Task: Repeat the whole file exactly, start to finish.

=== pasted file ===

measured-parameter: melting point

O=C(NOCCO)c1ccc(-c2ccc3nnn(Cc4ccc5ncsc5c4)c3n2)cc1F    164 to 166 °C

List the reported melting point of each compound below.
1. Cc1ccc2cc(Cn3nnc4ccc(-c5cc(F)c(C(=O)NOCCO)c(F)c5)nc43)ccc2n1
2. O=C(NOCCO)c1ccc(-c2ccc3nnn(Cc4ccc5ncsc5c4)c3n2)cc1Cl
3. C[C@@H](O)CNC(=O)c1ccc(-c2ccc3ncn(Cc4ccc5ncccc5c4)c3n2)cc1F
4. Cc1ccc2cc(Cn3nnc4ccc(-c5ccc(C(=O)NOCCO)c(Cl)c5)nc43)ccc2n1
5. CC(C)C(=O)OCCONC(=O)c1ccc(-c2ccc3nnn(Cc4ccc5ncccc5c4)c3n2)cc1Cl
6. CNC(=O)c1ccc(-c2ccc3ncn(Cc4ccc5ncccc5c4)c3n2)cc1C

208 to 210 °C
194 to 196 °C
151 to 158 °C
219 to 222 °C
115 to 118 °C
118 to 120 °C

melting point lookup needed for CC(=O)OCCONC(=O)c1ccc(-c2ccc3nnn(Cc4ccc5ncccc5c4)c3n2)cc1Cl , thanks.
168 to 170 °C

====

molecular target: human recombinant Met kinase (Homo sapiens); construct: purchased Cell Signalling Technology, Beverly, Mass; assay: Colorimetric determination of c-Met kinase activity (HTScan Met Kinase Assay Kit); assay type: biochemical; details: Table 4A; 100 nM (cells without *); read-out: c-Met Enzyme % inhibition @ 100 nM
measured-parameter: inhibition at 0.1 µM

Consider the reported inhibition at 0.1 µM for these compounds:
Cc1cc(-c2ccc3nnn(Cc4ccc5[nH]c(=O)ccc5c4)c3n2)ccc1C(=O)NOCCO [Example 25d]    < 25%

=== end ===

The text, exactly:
measured-parameter: melting point

O=C(NOCCO)c1ccc(-c2ccc3nnn(Cc4ccc5ncsc5c4)c3n2)cc1F    164 to 166 °C

List the reported melting point of each compound below.
1. Cc1ccc2cc(Cn3nnc4ccc(-c5cc(F)c(C(=O)NOCCO)c(F)c5)nc43)ccc2n1
2. O=C(NOCCO)c1ccc(-c2ccc3nnn(Cc4ccc5ncsc5c4)c3n2)cc1Cl
3. C[C@@H](O)CNC(=O)c1ccc(-c2ccc3ncn(Cc4ccc5ncccc5c4)c3n2)cc1F
4. Cc1ccc2cc(Cn3nnc4ccc(-c5ccc(C(=O)NOCCO)c(Cl)c5)nc43)ccc2n1
5. CC(C)C(=O)OCCONC(=O)c1ccc(-c2ccc3nnn(Cc4ccc5ncccc5c4)c3n2)cc1Cl
6. CNC(=O)c1ccc(-c2ccc3ncn(Cc4ccc5ncccc5c4)c3n2)cc1C

208 to 210 °C
194 to 196 °C
151 to 158 °C
219 to 222 °C
115 to 118 °C
118 to 120 °C

melting point lookup needed for CC(=O)OCCONC(=O)c1ccc(-c2ccc3nnn(Cc4ccc5ncccc5c4)c3n2)cc1Cl , thanks.
168 to 170 °C

====

molecular target: human recombinant Met kinase (Homo sapiens); construct: purchased Cell Signalling Technology, Beverly, Mass; assay: Colorimetric determination of c-Met kinase activity (HTScan Met Kinase Assay Kit); assay type: biochemical; details: Table 4A; 100 nM (cells without *); read-out: c-Met Enzyme % inhibition @ 100 nM
measured-parameter: inhibition at 0.1 µM

Consider the reported inhibition at 0.1 µM for these compounds:
Cc1cc(-c2ccc3nnn(Cc4ccc5[nH]c(=O)ccc5c4)c3n2)ccc1C(=O)NOCCO [Example 25d]    < 25%